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Clinical Summary

The umbilicus is a common site of abdominal hernias. Predisposing conditions in adults include ascites and prior abdominal surgery. The size of the defect determines the symptomatology and incidence of incarceration, with smaller defects resulting in more pronounced symptoms and an increased incidence of incarceration. Pain is located in the area of the fascial defect. Contents of the hernia may be palpable and tender. Symptoms of obstruction (nausea, vomiting, and abdominal distention) may be present. If the hernia becomes strangulated, erythema of the overlying skin with fever and hypotension may occur.

Flood syndrome is a rare complication of chronic and recurrent ascites. It is named after the sudden rush of fluid that accompanies spontaneous rupture of an umbilical hernia. Complications include cellulitis, peritonitis, evisceration, and sepsis. Ulceration or necrosis of an umbilical hernia signals impending rupture.

Large-volume paracentesis can precipitate incarceration or strangulation in patients with ascites and an umbilical hernia.

Management and Disposition

Reduction is attempted in the stable patient without clinical evidence of strangulation. Treatment of any predisposing conditions (eg, abdominal paracentesis in the patient with tense ascites) may cause spontaneous reduction and avoid progression of the hernia to strangulation. Routine consultation for elective repair is indicated in asymptomatic patients with reducible hernias.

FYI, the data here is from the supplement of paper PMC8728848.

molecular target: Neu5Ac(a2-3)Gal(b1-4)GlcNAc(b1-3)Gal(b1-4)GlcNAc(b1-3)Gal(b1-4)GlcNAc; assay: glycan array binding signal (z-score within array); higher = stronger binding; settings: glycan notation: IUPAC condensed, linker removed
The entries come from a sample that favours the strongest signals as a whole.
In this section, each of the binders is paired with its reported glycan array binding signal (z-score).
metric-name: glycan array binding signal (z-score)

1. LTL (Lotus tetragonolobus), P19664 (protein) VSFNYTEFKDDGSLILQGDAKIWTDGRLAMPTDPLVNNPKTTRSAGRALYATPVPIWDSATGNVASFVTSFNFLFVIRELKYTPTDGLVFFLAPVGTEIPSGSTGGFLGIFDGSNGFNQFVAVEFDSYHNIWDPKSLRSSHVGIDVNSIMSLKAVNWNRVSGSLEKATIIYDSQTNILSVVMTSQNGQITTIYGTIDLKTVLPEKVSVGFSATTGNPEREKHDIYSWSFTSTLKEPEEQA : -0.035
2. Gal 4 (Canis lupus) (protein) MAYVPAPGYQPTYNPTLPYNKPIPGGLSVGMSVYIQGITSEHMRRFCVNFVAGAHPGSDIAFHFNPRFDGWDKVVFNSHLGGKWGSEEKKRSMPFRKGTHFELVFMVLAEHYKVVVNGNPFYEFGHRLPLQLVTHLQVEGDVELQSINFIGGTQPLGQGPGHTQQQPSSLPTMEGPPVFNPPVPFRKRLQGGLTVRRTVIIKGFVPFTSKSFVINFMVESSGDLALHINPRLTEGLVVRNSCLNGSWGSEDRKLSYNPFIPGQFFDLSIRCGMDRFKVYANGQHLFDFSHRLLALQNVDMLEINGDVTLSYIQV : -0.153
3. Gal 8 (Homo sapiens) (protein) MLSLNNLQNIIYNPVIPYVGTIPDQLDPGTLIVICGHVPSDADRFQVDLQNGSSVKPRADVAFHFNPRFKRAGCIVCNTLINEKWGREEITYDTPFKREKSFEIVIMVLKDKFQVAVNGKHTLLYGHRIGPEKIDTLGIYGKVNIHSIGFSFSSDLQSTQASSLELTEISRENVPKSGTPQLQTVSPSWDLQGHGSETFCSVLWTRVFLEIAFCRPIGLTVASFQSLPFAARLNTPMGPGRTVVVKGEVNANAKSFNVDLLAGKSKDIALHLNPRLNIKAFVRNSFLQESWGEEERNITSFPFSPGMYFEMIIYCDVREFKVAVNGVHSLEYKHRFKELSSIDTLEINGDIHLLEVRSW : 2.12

Strangulated Umbilical Hernia. The skin overlying a strangulated umbilical hernia is erythematous and tender. (Photo contributor: Lawrence B. Stack, MD.)


  1. Umbilical hernias in children usually resolve without treatment.

  2. Umbilical hernias in adults usually become worse and require elective repair.

  3. Eighty percent of flood syndrome is preceded by umbilical hernia necrosis.


Umbilical Hernia. A 53-year-old man with umbilical pain and swelling. (Photo contributor: Lawrence B. Stack, MD.)


Umbilical Hernia CT Scan. CT reveals omentum in the umbilical hernia defect (arrows). (Photo Contributor: Lawrence B. Stack, MD.)


Flood Syndrome. Patient with umbilical hernia and ascites with fluid leaking from the stump. This photograph was taken shortly after a large gush of fluid came from the opening in the stump. (Photo contributor: Thomas E. Davis, MD.)


Umbilical Hernia with Incarceration. Large-volume paracentesis has induced this incarcerated umbilical hernia. Hernia reduction during early phases of paracentesis may prevent incarceration. (Photo contributor: Emily A. Long, MD.)


Umbilical Hernia with Incarceration—CT. Axial and sagittal CT cuts demonstrating an umbilical hernia in a patient with ascites. (Photo contributor: Emily A. Long, MD.)

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